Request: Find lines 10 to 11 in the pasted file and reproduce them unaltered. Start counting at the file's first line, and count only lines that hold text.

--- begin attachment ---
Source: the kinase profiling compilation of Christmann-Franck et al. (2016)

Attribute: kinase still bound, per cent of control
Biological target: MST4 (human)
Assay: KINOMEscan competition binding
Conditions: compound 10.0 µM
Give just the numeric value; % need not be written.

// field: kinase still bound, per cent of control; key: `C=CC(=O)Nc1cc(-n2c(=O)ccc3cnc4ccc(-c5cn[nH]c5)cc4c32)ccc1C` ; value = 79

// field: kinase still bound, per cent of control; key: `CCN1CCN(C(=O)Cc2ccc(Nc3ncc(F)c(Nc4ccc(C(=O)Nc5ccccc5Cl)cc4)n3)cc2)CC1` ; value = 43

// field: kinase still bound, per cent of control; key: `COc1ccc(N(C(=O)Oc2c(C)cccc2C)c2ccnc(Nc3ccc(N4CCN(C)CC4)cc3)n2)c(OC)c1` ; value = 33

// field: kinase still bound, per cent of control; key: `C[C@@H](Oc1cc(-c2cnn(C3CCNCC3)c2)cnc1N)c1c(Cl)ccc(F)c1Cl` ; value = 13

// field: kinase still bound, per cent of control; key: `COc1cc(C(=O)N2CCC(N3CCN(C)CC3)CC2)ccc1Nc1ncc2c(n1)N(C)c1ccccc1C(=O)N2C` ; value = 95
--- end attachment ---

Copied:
// field: kinase still bound, per cent of control; key: `C[C@@H](Oc1cc(-c2cnn(C3CCNCC3)c2)cnc1N)c1c(Cl)ccc(F)c1Cl` ; value = 13

// field: kinase still bound, per cent of control; key: `COc1cc(C(=O)N2CCC(N3CCN(C)CC3)CC2)ccc1Nc1ncc2c(n1)N(C)c1ccccc1C(=O)N2C` ; value = 95